The owner of Tesla Cybertruck criticized the company

The owner of Tesla Cybertruck criticized the company

A Tesla Cybertruck owner has blasted Tesla for refusing to allow him to return or resell his Cybertruck after he complained the vehicle was ‘too big’ for the parking spot in the complex where he lives. Blaine Raddon took to X, also owned by Telsa owner Elon Musk, to air his frustrations.

Raddon said he watched the Cybertruck launch while in Bali, Indonesia, and immediately pre-ordered the vehicle. However, upon receiving his Tesla a few weeks ago, he was disappointed to find that it was too large for the parking space in the complex he lives in. To compound his frustration, Raddon said the company won’t buy his car back or allow him to resell it.

This is due to a Cybertruck-specific portion of Tesla’s Motor Vehicle Order Agreement, which Raddon signed upon buying the car. According to this agreement, an owner cannot resell the car for a year of their purchase. If this agreement is contravened, Tesla are allowed to sue for up to $50,000 in damages, “or the value received as consideration for the sale or transfer, whichever is greater,” reports Business Insider.

Also part of the vehicle order agreement is a clause that says that Tesla can refuse to sell the customer cars in the future. Since buying his Tesla, Raddon revealed his circumstances have changed, including moving house after separating from his wife. In his new residence, the parking space is too small to accommodate the Cybertruck.

Raddon said he had owned several models of Tesla cars before buying the Cybertruck, but never considered whether or not the car would be able to fit in his parking space. However, he said when his car was delivered that it was “so much bigger” than he anticipated.

He has to undertake four-point turns to maneuver the car from its parking space. He also admitted to struggling to get in and out of the Cybertruck after he parks, due to the amount of space it takes up. Frustrated, Raddon reached out to the manager of the Salt Lake City Tesla dealership via email on May 22.

In the email, Raddon referenced an in-person conversation with the manager of the Salt Lake City Tesla dealership. Raddon said he had asked for one of four remedies to his issue: reverse the transaction, trade in the Cybertruck for a new car, sell it back to Tesla, or allow him to resell the vehicle.

On May 23, the dealership manager replied and disagreed with Raddon’s complaints that his ordeal “warrants an unforeseen circumstance that would trigger Tesla’s purchase.” They also said that Raddon is bound by his Tesla Motor Vehicle Order Agreement to not resell the car for a year.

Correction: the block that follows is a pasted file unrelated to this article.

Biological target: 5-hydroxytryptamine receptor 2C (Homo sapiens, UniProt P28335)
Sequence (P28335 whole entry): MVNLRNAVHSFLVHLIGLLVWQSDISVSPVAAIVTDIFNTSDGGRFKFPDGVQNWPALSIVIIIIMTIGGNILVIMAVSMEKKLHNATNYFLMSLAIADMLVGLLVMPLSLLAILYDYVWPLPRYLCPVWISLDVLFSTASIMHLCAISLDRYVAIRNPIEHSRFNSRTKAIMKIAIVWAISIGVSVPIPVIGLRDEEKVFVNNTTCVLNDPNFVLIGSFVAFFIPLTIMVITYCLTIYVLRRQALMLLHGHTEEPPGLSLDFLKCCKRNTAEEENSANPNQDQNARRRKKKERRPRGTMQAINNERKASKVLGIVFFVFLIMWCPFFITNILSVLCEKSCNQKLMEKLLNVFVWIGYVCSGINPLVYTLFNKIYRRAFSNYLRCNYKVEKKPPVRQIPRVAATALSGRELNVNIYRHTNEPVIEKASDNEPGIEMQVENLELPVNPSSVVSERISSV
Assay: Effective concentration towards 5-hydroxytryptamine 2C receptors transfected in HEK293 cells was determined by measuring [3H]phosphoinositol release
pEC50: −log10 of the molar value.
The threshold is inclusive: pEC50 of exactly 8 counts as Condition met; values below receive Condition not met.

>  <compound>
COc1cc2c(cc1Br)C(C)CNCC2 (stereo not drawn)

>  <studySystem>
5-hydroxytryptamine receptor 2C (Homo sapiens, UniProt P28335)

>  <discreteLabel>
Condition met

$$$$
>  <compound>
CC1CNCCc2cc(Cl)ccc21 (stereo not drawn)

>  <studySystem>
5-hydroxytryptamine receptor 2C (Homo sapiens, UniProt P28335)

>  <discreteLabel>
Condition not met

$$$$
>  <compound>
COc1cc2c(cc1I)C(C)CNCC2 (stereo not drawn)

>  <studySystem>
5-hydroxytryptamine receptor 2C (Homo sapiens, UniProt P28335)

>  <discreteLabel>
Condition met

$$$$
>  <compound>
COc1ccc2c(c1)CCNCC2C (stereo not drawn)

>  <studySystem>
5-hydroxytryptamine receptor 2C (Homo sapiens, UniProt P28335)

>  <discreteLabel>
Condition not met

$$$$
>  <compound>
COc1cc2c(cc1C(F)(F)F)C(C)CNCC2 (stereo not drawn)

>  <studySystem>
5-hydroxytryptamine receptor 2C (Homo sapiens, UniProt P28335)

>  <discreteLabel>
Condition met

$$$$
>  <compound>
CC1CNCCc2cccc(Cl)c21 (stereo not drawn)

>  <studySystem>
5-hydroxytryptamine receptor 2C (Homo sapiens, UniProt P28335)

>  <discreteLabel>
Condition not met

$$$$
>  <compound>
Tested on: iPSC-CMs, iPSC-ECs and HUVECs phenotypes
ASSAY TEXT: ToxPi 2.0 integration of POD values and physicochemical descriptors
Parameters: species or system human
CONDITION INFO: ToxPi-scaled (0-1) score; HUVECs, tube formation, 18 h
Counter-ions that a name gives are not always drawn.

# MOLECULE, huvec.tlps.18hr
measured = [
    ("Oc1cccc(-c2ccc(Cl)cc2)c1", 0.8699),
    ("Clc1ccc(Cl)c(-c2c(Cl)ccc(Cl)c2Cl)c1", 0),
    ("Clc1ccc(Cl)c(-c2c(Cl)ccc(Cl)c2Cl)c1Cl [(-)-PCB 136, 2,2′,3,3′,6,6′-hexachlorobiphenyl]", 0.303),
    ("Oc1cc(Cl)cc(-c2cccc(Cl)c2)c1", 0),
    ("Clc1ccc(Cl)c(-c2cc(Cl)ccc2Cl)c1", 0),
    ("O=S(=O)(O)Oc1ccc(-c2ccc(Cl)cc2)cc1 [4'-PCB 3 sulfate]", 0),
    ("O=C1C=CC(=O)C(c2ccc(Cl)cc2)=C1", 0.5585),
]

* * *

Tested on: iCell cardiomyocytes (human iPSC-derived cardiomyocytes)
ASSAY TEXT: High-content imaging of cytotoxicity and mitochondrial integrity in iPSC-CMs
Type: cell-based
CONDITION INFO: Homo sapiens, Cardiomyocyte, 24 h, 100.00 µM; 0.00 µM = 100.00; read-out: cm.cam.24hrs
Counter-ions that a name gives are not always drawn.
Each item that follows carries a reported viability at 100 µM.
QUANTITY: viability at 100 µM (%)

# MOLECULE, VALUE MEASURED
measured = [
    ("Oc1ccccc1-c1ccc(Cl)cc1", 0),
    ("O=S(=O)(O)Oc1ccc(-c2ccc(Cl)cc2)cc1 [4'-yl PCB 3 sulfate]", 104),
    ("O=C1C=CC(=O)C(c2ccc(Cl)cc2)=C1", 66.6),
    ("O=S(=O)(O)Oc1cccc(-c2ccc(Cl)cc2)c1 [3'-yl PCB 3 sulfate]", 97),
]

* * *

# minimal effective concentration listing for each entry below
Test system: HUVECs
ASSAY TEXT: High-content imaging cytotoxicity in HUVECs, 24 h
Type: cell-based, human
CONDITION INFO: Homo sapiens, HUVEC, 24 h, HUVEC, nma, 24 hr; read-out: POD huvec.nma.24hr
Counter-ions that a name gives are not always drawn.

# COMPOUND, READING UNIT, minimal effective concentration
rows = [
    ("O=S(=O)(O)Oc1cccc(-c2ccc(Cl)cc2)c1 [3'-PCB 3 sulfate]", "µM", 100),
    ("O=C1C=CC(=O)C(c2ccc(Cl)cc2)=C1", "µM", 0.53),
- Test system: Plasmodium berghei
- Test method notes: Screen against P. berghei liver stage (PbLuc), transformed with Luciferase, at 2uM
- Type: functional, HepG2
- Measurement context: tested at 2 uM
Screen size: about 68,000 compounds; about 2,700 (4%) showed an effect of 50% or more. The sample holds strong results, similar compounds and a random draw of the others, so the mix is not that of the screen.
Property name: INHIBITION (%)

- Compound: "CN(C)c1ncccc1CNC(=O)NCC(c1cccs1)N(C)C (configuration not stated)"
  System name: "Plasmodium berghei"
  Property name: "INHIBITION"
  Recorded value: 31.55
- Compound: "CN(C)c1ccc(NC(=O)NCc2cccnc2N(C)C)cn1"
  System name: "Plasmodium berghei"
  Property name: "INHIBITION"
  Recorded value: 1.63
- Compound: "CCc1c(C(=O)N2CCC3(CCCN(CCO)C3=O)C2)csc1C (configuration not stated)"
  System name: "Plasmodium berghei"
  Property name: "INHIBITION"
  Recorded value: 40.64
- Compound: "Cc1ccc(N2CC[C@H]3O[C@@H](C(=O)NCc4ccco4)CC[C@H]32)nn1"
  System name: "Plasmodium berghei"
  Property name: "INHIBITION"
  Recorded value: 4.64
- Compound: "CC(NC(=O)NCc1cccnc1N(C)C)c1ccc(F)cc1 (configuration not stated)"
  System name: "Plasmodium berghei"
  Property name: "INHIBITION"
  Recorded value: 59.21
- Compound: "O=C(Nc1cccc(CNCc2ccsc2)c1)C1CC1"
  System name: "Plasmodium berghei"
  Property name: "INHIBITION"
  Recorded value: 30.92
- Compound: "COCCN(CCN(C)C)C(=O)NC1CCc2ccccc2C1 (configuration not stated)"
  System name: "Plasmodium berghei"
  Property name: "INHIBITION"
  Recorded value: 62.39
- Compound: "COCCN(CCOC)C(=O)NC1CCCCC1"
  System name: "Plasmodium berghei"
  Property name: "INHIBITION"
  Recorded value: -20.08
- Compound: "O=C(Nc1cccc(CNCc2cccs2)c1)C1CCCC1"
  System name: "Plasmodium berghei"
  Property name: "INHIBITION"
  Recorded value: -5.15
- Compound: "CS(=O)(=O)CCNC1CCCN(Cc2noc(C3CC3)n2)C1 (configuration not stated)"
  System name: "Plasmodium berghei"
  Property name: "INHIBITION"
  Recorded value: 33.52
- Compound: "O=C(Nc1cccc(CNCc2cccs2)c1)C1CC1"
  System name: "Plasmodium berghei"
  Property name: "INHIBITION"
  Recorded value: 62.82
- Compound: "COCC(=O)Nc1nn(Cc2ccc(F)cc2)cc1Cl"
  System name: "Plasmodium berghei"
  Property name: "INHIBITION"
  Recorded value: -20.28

The manager further referenced the Motor Vehicle Order Agreement, touching on the “no resellers” clause. This contract does say that Tesla can make exceptions in the event of unforeseen circumstances forcing the car owner to sell their vehicle within a year of the purchase. This can only happen, however, if the Musk-owned company, accepts a customer’s written request.

In this event, the owner would receive back the price of the original purchase, plus a reduction of 25 cents per every mile driven, wear and tear tests, and any repairs that may be required in order for the vehicle to meet Tesla’s standards.

Raddon responded to the Tesla email with a detailed email, outlining how his circumstances have changed, including moving out of state, and detailing how his intention was not to make a profit by selling the Cybertruck. He said he understood that he would lose money from his original purchase price if Tesla agreed to buy back the car.

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“I am trying to remedy an unfortunate circumstance that the Cybertruck is not manageable in my living situation,” Raddon wrote in his email. He continued: “Making me keep a truck that does not fit my circumstances appears to be unfair and not at all the spirit of the no sale language in the contract.”

Raddon says he has no intention to challenge Tesla legally on the issue. He said the complex he lives in is happy for him to keep his vehicle there. However, they told him they would not be liable if the vehicle, which protruded out from the parking spot, sustained any damage.

A week after sending his lengthy email, Raddon says that Tesla are yet to respond to him.

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